Monday, September 21, 2009

Kathy, 1966

When my mother was nine she baked the cornbread
every day after school. Her face then
the same as today, blue eyes soft with knowing
mouth quiet and still, resigning to
signed contracts.
Her mother is dying.
She has a bad haircut, maybe did it herself,
the bangs stiff as straw on her forehead,
shoes scuffed, scrawny knees that hold
life weight like a body builder. She can cook
green beans, creamed corn, and pinto beans with
the best of them. Little Kathy can fry
potatoes, feed grown men
a father and brother bent to the plow.
She will feed grown men for many years
bent above their own devices of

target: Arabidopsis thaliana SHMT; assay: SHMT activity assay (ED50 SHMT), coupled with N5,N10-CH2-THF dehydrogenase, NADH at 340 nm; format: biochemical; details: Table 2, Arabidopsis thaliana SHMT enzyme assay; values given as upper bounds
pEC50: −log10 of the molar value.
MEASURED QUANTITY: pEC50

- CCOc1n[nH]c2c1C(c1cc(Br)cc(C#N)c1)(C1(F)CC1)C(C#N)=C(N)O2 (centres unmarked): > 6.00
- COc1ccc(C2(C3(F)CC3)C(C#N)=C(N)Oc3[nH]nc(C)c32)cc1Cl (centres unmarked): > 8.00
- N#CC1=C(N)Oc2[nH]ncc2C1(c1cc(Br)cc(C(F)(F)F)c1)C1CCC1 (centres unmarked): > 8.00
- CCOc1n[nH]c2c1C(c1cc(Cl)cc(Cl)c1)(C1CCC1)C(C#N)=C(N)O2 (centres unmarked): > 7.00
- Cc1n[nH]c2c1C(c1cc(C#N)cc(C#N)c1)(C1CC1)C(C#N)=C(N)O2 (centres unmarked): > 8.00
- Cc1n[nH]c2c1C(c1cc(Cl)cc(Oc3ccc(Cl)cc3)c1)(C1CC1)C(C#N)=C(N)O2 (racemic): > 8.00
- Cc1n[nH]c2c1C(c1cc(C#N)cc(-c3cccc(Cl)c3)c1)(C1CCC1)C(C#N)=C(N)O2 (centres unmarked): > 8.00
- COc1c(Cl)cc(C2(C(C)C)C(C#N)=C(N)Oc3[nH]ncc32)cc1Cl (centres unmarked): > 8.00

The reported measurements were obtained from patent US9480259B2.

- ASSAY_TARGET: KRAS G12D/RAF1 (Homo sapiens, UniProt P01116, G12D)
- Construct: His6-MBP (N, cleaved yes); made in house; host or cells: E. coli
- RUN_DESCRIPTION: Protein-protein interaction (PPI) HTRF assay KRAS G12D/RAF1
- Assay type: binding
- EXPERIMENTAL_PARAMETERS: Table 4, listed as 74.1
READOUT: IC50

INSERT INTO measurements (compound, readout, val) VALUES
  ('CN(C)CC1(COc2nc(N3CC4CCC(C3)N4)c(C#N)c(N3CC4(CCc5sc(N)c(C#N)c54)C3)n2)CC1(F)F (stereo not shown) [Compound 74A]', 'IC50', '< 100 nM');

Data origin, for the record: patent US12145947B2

turning the ground for sorrow. Kathy
found quiet at Mamaw’s, even though
there was no plumbing. She liked to rest
against the splintery fence watching Mamaw milk
the cow, carry the large sloshing pail into the kitchen
set it on the table and get out two
tin cups, Kathy, you want some milk?
There’s the rows of pink hollyhock where
little girls can run without being seen.
Tall stalks of corn
tobacco for miles.
There’s the honeysuckle,
the smokehouse, the outhouse.
Always at Mamaw’s
there’s the cool creek water where
she took off her white church socks,
tip-toed in the shade of the elms
quietly over smooth river rocks.
Here for hours
she is nine years old.

By Melissa Greene
photo above found at:

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